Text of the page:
Phase One – July 10 – August 12, 1940 – Attacks on Channel Shipping: On July 16, Hitler issued Directive No. 16, which called for preparations to be made for Operation Sealion – the invasion of Britain. He demanded that “the British Air Force… be eliminated to such an extent that it will be incapable of putting up any sustained opposition to the invading troops.” So the Luftwaffe (German Air Force) attacked shipping convoys in the English Channel, Channel ports, and coastal radar stations on the south coast. By sinking merchant ships, Germany would prevent the British people from receiving the commodities required for their existence. At the same time, it was hoped that it would draw out the British fighters from their bases so as to analyze the strength of the Royal Air Force, determine the speed and efficiency that it could deploy its squadrons. Intermittent bombing raids took place on Portsmouth, Falmouth, Swansea, Newcastle and Merseyside, but these weren’t consistent like the Channel convoy raids.
Phase Two – August 13 – August 18, 1940 – Attacks on Airfields and Radar Stations: The Luftwaffe planned to destroy the aircraft of the British Fighter Command, either on the ground or in the air. Airfields and radar stations became the focus of German bombing. These raids destroyed aircraft and damaged airfields, thus making it difficult for aircraft to operate. August 13 is referred to as ‘Eagle Day’ (Adlertag); the Luftwaffe launched intense raids on RAF airfields. The airfields of No. 11 Group in southeast England suffered the heaviest attacks. Small civilian airfields were used in emergency. ‘The Hardest Day’ was August 18; fierce air battles took place between the RAF and the Luftwaffe, with severe loss of RAF aircraft on the ground. The Fighter Command was stretched to the limit.
Phase Three – August 19 – September 6, 1940: The Luftwaffe continued to bomb towns, cities, and airfields across the south coast of England, the Midlands, and the northeast. The first bombing attacks on the City of London started this third phase. The Luftwaffe theory was that mass bombing raids would inflict severe damage to the city and lower morale and the strength of the people and, at the same time, eliminate the remaining fighters of Fighter Command. Attacks by massed formations of bombers escorted by twice as many fighters now brought the war closer to the residents of the capital city. Heavy bombing took place on the industrial factories and the dock areas of London’s ‘East End’. On August 20, Prime Minister Winston Churchill acknowledged enormous gratitude to British and Allied aircrew, with his now famous, “Never in the field of conflict has so much been owed by so many to so few.” During night bombing of Britain on August 24, a lost German bomber formation dropped bombs on London by mistake. The following day, in retaliation for this, the RAF launched their first bombing raid on Berlin.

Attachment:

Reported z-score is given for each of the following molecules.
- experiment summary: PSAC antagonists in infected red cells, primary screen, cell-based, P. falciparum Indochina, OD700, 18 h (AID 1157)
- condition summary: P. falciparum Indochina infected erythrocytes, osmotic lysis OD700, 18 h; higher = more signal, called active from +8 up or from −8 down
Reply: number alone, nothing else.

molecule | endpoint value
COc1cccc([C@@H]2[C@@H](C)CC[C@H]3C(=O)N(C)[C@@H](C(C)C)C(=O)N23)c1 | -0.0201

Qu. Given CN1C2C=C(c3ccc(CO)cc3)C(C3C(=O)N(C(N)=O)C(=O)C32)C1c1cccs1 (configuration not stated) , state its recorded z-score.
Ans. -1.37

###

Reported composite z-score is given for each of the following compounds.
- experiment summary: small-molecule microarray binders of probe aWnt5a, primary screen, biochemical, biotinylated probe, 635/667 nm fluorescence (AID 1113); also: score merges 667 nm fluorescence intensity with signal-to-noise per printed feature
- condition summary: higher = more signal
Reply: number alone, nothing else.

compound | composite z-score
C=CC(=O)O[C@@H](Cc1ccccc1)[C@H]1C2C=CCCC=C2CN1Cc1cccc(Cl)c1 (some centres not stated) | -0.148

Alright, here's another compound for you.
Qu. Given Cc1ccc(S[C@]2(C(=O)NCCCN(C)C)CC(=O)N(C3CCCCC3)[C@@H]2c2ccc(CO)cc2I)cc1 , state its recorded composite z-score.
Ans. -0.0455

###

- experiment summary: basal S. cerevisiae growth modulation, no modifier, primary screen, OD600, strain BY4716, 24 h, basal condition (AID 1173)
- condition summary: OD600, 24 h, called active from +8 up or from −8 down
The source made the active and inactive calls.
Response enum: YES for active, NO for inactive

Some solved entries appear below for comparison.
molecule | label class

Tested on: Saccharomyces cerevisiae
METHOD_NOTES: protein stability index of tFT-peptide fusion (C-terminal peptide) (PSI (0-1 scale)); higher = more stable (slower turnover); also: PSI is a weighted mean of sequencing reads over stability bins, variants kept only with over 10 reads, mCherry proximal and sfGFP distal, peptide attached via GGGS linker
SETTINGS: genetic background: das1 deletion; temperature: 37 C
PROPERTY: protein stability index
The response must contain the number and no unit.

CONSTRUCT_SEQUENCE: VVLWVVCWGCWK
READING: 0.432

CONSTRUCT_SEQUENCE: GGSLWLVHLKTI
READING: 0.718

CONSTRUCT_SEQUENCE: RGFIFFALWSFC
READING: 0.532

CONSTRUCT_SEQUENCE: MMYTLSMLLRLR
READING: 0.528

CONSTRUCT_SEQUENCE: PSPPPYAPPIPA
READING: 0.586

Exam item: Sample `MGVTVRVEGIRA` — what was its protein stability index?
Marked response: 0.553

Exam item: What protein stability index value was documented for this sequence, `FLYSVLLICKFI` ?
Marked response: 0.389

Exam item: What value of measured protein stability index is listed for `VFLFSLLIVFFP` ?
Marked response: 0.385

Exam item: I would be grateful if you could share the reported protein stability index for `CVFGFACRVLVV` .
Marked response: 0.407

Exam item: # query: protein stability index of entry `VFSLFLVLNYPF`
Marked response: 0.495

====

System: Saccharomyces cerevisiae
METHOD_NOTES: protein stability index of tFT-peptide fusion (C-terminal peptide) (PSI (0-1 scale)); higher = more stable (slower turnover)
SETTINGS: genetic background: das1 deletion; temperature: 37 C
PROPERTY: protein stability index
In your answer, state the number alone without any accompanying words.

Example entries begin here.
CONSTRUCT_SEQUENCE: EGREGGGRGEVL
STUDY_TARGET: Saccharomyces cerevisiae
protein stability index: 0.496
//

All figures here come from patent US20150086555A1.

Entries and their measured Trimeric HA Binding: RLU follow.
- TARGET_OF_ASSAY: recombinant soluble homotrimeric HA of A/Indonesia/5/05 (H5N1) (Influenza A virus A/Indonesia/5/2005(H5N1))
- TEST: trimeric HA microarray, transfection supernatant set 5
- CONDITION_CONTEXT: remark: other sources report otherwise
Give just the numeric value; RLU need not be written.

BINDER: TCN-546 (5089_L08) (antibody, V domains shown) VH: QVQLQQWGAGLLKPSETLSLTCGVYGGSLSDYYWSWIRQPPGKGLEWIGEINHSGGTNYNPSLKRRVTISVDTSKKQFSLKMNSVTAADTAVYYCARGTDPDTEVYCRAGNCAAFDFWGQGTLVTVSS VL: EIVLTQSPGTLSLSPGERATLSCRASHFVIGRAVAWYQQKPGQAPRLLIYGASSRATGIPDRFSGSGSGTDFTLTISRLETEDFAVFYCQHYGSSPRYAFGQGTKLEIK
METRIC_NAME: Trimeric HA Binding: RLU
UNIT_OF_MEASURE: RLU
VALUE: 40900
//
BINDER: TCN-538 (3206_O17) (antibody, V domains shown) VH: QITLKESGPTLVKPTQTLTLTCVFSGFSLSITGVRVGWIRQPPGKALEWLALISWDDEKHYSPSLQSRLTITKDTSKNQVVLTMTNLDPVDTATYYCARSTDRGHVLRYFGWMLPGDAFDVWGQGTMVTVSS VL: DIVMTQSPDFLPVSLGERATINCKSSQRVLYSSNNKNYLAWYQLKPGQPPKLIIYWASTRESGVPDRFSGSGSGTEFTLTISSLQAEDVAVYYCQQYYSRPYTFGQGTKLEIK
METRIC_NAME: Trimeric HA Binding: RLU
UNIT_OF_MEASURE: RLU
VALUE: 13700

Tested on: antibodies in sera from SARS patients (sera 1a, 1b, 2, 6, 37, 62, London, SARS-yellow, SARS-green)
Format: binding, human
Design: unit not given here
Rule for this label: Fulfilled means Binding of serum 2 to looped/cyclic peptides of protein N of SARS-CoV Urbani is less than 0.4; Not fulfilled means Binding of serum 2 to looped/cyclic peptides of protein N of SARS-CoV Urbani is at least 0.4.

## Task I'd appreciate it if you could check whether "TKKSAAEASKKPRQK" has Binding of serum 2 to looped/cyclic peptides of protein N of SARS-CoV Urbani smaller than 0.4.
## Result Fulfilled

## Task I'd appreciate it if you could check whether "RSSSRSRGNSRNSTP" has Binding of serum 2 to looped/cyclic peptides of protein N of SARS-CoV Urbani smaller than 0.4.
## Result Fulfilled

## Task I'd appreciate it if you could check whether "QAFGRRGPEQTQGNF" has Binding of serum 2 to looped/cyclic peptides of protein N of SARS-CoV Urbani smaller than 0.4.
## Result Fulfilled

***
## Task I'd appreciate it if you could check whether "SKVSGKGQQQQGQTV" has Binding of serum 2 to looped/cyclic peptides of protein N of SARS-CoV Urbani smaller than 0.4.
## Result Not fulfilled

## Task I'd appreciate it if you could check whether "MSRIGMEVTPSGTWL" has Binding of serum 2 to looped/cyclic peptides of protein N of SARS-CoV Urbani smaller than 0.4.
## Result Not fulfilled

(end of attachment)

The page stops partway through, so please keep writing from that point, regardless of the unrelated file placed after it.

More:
Phase Four – September 7 – October 31, 1940: The night raids continued; Hitler kept the focus of his heavy bombers mainly on London, but many other industrial centres suffered as well, but at a high attrition rate to the Luftwaffe. September 15 is named ‘Battle of Britain Day’. The Luftwaffe launched its heaviest raids on London. Fighter Command successfully fought the attacking aircraft, resulting in heavy Luftwaffe losses. By September 17, Hitler postponed ‘Operation Sealion’. The Germans couldn’t continue the rate of loss to the Luftwaffe. They focused their bombing raids on British cities at night, to reduce casualties. Coastal towns, airfields and other military targets were attacked during the day. However, all they were doing was losing more aircraft and losing more and more aircrews. The Luftwaffe had tried in vain to “break the heart” of the RAF, but without success. By October 31, all was quiet. The final phase of the invasion of England officially ended. The Battle of Britain was now over.